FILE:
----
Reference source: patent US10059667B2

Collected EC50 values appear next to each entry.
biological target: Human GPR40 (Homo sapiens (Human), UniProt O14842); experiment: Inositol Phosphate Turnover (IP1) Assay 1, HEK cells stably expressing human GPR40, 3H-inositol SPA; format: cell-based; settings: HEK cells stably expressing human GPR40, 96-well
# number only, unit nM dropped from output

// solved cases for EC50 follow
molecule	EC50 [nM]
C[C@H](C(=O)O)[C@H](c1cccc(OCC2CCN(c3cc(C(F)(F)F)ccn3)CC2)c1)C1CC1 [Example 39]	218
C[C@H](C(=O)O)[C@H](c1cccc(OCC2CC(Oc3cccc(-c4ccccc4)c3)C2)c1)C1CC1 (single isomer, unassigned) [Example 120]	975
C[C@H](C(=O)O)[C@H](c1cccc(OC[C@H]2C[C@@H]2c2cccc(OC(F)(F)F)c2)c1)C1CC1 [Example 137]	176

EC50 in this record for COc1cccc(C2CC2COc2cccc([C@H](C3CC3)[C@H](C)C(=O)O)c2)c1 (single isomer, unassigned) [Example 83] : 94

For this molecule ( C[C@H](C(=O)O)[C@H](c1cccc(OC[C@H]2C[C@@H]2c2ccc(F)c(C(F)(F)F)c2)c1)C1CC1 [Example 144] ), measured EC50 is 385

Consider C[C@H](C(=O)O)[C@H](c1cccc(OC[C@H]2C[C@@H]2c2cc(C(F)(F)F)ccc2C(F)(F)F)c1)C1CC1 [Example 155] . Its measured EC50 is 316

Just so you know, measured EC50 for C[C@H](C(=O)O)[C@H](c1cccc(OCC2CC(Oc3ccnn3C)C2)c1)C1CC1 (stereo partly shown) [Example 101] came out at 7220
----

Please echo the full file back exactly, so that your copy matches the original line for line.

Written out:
Reference source: patent US10059667B2

Collected EC50 values appear next to each entry.
biological target: Human GPR40 (Homo sapiens (Human), UniProt O14842); experiment: Inositol Phosphate Turnover (IP1) Assay 1, HEK cells stably expressing human GPR40, 3H-inositol SPA; format: cell-based; settings: HEK cells stably expressing human GPR40, 96-well
# number only, unit nM dropped from output

// solved cases for EC50 follow
molecule	EC50 [nM]
C[C@H](C(=O)O)[C@H](c1cccc(OCC2CCN(c3cc(C(F)(F)F)ccn3)CC2)c1)C1CC1 [Example 39]	218
C[C@H](C(=O)O)[C@H](c1cccc(OCC2CC(Oc3cccc(-c4ccccc4)c3)C2)c1)C1CC1 (single isomer, unassigned) [Example 120]	975
C[C@H](C(=O)O)[C@H](c1cccc(OC[C@H]2C[C@@H]2c2cccc(OC(F)(F)F)c2)c1)C1CC1 [Example 137]	176

EC50 in this record for COc1cccc(C2CC2COc2cccc([C@H](C3CC3)[C@H](C)C(=O)O)c2)c1 (single isomer, unassigned) [Example 83] : 94

For this molecule ( C[C@H](C(=O)O)[C@H](c1cccc(OC[C@H]2C[C@@H]2c2ccc(F)c(C(F)(F)F)c2)c1)C1CC1 [Example 144] ), measured EC50 is 385

Consider C[C@H](C(=O)O)[C@H](c1cccc(OC[C@H]2C[C@@H]2c2cc(C(F)(F)F)ccc2C(F)(F)F)c1)C1CC1 [Example 155] . Its measured EC50 is 316

Just so you know, measured EC50 for C[C@H](C(=O)O)[C@H](c1cccc(OCC2CC(Oc3ccnn3C)C2)c1)C1CC1 (stereo partly shown) [Example 101] came out at 7220